Ohio Loses Another Voting Rights Case, This Time Over Absentee Ballots

by | June 8, 2016

By Darrel Rowland

Ohio Republicans lost another federal lawsuit today over their attempts to restrict Ohioans' voting rights.

Judge Algenon L. Marbley of U.S. District Court in Columbus ruled that state officials violated the U.S. Constitution's guarantee of equal protection under the law and the federal Voting Rights Act of 1965. The Democratic appointee's decision today echoes that of GOP appointed Judge Michael H. Watson late last month on a separate case that restored a "Golden Week" of early voting Republicans had eliminated.

Marbley also banned enforcement of several sections of state law dealing with absentee and provisional voting procedures that caused ballots to be thrown out even for "trivial" paperwork errors such as an error in listing date of birth.

While members of the GOP-dominated legislature may not have intentionally set out to racially discriminate when they passed the new laws subsequently signed by Gov. John Kasich, that was the effect, the judge concluded.

"Make no mistake: the court is deeply troubled by the flurry of voting-related legislation introduced during the time period in question, all of which sought to limit the precious right to the franchise in some manner, and most of which was a peripatetic solution in search of a problem. The court agrees, moreover, that the Republican-controlled General Assembly's frenetic pace of introducing such legislation reflects questionable motives, given the wealth of other problems facing the state which actually needed solutions.

"If the dog whistles in the General Assembly continue to get louder, courts considering future challenges to voting restrictions in Ohio may very well find that intentional discrimination is afoot."

The Ohio Democratic Party pressed the suit, originally brought by a pair of organizations for the homeless. Defendants were Secretary of State Jon Husted and Attorney General Mike DeWine in their roles enacting and defending a pair of laws passed by the GOP-dominated state legislature.

Ohio Democratic Chairman David Pepper said in a statement: "For the second time in less than a month, Ohio voters have won a huge victory in the courts, and Secretary of State Jon Husted is being forced to stop making it harder for Ohioans to vote and for every vote to be counted. This trial showed quite clearly that every lawfully cast vote was not being counted here in Ohio. Many lawfully registered Ohioans have had their votes cast aside because of new and unnecessary requirements that were shown to be discriminatory. ... It's time for Husted, Kasich and Ohio Republicans to stop violating our constitutional right to vote."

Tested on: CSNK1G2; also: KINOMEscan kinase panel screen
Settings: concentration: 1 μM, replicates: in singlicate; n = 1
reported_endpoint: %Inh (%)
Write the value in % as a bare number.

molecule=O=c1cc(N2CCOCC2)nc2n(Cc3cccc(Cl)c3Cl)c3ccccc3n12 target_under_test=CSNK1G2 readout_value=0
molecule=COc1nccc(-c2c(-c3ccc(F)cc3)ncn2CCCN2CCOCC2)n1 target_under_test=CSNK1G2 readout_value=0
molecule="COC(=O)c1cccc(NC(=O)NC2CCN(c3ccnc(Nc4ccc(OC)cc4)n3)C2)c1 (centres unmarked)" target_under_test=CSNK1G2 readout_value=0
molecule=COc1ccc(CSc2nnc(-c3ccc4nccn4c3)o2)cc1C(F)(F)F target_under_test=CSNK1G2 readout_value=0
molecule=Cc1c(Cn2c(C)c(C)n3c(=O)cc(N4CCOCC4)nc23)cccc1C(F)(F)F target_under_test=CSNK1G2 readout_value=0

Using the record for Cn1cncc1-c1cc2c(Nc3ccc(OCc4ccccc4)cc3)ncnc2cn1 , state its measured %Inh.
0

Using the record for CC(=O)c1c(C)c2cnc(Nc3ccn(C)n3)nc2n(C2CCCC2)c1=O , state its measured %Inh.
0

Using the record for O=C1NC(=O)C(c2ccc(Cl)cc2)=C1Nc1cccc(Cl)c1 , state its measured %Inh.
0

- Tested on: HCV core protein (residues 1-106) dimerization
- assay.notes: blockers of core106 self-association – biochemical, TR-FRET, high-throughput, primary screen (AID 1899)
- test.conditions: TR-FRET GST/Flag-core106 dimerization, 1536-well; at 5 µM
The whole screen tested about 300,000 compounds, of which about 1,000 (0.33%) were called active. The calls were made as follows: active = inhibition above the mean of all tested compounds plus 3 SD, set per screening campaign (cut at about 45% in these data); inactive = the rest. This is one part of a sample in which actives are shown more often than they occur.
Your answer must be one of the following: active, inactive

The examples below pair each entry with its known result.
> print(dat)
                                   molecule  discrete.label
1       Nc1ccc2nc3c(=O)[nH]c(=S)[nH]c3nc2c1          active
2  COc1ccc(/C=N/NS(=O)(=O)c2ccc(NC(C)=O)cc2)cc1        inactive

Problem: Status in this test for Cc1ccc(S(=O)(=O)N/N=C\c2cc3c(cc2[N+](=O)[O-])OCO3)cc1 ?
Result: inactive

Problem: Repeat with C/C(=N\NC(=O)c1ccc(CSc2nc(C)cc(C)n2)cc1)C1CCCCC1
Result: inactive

Much of the lawsuit revolved around inconsistencies in how ballots are handled throughout the state.

Marbley said he gave great weight to one expert's conclusions "that across all even-numbered election years, minorities use provisional ballots more often than whites, and that in presidential election years, the absentee ballots and provisional ballots of minority voters are more likely to be rejected than those of white voters."

And the judge said, "The Ohio General Assembly took action after the disastrous 2004 election to expand voters' access to absentee and provisional balloting, and the rollback of these improvements will disproportionately harm African-American voters. due to the General Assembly's retrenchment and the social and historical conditions affecting African-American Ohioans, (the two pieces of legislation) have a discriminatory impact on African-Americans."

Marbley said state officials have not "offered combatting voter fraud as a justification for requiring the additional information, so the integrity of the process is not at issue. Boards are thus rejecting ballots from qualified voters for mere technical mistakes."

Aside from overturning the requirements for detailed information on provisional ballots, he tossed out a prohibition on poll workers helping voters and another portion of the law that cut the period in which voters can fix faulty ballots from 10 to 7 days.

Dispatch reporter Randy Ludlow contributed to this story.

(c)2016 The Columbus Dispatch (Columbus, Ohio)